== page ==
A food allergy to cow’s milk is the most common food allergy in children. Fortunately, it is also a food allergy that is often outgrown by adolescence. While not usually as deadly as peanut allergies, dairy allergy reactions can range from mild, such as hives, to severe, including anaphylaxis.
The majority of dairy allergies are caused by alpha S1-casein, a protein found in cow’s milk. When alpha S1-casein is present, the body’s immune system reacts by releasing IgE antibodies. Milk proteins differ by species, so a child with a cow’s milk allergy may (but not necessarily will) handle goat’s milk and human breast milk without any problem.
About 2.5 percent of children under the age of three are allergic to dairy, most of whom developed their allergy before the age of one. By the time they turn four, nearly 90 percent of children allergic to dairy will have outgrown their allergy. The age that children are likely to outgrow their milk allergy is dependent on the amount of antibodies present in their blood, and all it takes is a simple blood test to develop an estimate of how long the dairy allergy will last. By adulthood, less than 0.5 percent of people are allergic to milk. Interestingly, about 20 percent of children with a cow’s milk allergy are also allergic to beef.
Other Problems with Dairy
Dairy allergies are commonly confused with lactose intolerance, a food sensitivity that does not involve the immune system. For children and adults with lactose intolerance, their bodies don’t produce the lactase enzyme, which is required to properly break down the lactose sugar found in milk. Extremely common, lactose intolerance is considered the norm for adults and is not considered a disease.
A less common condition is milk protein intolerance. This milk sensitivity is caused by a delayed reaction to milk protein. While its symptoms are similar to a milk allergy, milk protein intolerance doesn’t involve an immune system response and cannot be identified by an allergy test.
Foods to Avoid
Like other food allergies, an allergy to dairy cannot be cured, and the only effective treatment is strict avoidance of all foods containing milk or milk products. Cow’s milk yogurt, cheese, whey and butter all must be avoided, as should many soups, desserts and baked goods. In addition, products labeled “lactose-free” milk and “non-dairy” are unsafe and should never be consumed by someone with a dairy allergy. Milk proteins may also occur in small amounts in just about any food, from deli meats to condiments, so it’s important to carefully read all labels.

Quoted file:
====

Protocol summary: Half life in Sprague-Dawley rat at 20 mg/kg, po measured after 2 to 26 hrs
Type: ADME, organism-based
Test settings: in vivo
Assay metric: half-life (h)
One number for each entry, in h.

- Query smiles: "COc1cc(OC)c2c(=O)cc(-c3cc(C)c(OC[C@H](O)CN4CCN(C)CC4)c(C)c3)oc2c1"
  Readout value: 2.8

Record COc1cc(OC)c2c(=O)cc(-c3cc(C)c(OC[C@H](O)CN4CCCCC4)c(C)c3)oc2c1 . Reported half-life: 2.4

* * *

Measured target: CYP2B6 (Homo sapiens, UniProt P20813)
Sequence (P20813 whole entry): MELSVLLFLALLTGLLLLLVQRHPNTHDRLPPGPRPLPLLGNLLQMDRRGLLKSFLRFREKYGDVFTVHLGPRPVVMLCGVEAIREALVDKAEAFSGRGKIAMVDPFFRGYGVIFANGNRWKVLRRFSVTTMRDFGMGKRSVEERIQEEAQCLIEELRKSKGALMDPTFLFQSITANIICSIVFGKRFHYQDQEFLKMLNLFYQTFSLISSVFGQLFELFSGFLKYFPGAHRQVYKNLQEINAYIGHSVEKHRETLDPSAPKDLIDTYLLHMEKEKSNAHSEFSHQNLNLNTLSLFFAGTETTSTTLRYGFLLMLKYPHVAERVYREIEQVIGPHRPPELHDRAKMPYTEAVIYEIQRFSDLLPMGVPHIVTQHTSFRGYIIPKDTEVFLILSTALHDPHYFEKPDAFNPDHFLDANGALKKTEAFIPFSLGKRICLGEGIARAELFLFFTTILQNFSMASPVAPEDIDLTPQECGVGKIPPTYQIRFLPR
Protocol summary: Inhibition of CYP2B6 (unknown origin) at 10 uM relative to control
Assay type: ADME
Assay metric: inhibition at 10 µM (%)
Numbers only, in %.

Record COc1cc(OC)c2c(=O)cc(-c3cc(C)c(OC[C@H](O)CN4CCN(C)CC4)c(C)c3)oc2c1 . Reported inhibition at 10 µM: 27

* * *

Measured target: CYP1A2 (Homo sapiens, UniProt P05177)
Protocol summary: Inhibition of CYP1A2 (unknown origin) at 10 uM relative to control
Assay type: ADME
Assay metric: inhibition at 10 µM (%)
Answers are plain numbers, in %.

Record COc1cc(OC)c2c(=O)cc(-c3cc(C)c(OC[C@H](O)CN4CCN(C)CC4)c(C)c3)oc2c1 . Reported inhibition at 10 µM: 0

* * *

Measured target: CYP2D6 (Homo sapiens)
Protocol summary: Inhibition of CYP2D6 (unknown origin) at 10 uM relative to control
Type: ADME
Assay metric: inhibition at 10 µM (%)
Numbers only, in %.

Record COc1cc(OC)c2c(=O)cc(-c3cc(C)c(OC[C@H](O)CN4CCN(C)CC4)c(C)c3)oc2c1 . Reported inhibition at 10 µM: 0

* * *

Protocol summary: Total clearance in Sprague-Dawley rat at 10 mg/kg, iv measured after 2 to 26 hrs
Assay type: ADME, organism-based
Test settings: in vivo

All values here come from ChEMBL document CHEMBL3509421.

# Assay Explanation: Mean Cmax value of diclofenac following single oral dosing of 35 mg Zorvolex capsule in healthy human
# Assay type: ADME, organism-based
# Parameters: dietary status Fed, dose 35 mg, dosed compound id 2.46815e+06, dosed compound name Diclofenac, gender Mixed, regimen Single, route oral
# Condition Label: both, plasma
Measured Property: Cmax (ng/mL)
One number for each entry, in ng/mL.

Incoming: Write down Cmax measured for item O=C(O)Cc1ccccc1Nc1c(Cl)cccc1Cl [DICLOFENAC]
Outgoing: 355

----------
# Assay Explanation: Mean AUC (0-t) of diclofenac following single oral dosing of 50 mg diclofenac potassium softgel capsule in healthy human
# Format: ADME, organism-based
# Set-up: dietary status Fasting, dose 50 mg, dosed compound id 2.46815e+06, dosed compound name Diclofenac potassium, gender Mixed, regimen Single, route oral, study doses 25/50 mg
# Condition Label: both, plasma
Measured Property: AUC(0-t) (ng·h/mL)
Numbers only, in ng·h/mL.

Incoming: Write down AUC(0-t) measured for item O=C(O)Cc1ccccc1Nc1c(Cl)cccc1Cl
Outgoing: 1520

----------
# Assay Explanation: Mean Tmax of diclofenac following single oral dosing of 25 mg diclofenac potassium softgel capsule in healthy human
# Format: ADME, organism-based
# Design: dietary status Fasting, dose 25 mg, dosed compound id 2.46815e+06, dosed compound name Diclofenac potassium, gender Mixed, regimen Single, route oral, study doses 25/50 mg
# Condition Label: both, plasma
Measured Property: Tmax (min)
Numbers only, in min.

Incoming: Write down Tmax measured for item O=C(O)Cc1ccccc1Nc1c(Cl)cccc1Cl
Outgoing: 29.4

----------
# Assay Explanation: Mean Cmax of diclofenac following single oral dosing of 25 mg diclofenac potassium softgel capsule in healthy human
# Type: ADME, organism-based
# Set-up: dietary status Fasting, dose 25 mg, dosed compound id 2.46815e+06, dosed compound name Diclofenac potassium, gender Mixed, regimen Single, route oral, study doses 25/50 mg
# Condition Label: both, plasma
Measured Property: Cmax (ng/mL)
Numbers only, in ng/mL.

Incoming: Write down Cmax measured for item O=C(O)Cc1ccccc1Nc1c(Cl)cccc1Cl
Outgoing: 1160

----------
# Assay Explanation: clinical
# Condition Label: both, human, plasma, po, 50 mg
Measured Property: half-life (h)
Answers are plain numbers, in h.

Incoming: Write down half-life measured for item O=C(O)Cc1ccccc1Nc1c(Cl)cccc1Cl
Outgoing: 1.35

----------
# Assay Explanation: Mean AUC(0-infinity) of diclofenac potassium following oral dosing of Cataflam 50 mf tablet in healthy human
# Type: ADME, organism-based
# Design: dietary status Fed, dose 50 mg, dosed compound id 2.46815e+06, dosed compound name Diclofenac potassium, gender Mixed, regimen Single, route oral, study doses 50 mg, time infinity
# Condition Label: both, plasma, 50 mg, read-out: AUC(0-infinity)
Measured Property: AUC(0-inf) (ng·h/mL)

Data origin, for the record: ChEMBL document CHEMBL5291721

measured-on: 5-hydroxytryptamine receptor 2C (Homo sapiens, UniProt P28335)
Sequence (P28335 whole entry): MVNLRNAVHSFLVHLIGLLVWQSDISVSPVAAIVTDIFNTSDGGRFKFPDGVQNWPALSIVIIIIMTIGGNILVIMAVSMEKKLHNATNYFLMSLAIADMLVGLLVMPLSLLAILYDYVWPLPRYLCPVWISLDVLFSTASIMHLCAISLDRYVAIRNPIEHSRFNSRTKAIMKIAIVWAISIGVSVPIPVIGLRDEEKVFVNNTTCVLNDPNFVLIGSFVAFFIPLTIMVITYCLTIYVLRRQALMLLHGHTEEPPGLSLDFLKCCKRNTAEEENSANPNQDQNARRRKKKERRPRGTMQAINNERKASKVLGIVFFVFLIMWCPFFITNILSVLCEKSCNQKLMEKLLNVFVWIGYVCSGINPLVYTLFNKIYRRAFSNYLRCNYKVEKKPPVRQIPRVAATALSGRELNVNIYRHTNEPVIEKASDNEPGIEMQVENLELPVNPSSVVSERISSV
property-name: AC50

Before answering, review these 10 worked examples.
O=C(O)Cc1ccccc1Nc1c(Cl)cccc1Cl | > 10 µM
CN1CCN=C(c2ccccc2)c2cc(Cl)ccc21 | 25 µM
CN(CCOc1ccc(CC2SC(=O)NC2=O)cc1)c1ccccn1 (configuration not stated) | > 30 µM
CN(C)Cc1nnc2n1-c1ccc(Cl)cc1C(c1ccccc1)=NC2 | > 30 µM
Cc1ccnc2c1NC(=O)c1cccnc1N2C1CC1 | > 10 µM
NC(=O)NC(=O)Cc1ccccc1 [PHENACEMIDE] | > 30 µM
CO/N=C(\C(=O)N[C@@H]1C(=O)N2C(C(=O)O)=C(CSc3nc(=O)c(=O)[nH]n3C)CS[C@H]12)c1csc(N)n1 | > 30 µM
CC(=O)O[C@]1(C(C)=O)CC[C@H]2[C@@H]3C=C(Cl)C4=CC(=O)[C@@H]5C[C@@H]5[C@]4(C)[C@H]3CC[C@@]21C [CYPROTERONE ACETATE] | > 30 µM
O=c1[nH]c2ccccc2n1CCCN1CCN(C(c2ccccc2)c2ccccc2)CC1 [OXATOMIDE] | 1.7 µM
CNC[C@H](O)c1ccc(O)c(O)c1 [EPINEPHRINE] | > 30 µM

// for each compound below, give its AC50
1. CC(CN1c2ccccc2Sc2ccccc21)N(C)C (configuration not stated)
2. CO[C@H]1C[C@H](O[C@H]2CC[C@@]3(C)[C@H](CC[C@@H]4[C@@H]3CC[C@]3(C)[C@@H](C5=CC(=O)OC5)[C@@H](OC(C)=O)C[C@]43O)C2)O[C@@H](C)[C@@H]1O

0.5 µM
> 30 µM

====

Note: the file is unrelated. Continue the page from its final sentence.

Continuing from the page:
Note that any dairy allergy, even in cases with mild symptoms, has the potential to suddenly progress to a life-threatening anaphylaxis reaction; therefore, it is important that every child allergic to milk has an EpiPen or other epinephrine injector readily available.
Because it develops so early in a child’s life, a milk allergy can cause problems for babies being fed formula. Traditionally, formula is made using cow’s milk, so infants allergic to milk often require a special hypoallergenic formula. Usually, the alternative is a hydrolyzed formula based on casein that is extensively broken down so as not to cause a reaction, but in some cases, a soy-based formula might be necessary.
Having a young child with a dairy allergy can be frightening for parents, but they are far from alone. Fortunately, the most common food allergy is also the most likely to be outgrown by the end of a child’s toddler years. For the children whose dairy allergy lasts, however, careful management of their condition, including carrying an EpiPen and strictly avoiding milk products, will help ensure a healthy and safe childhood.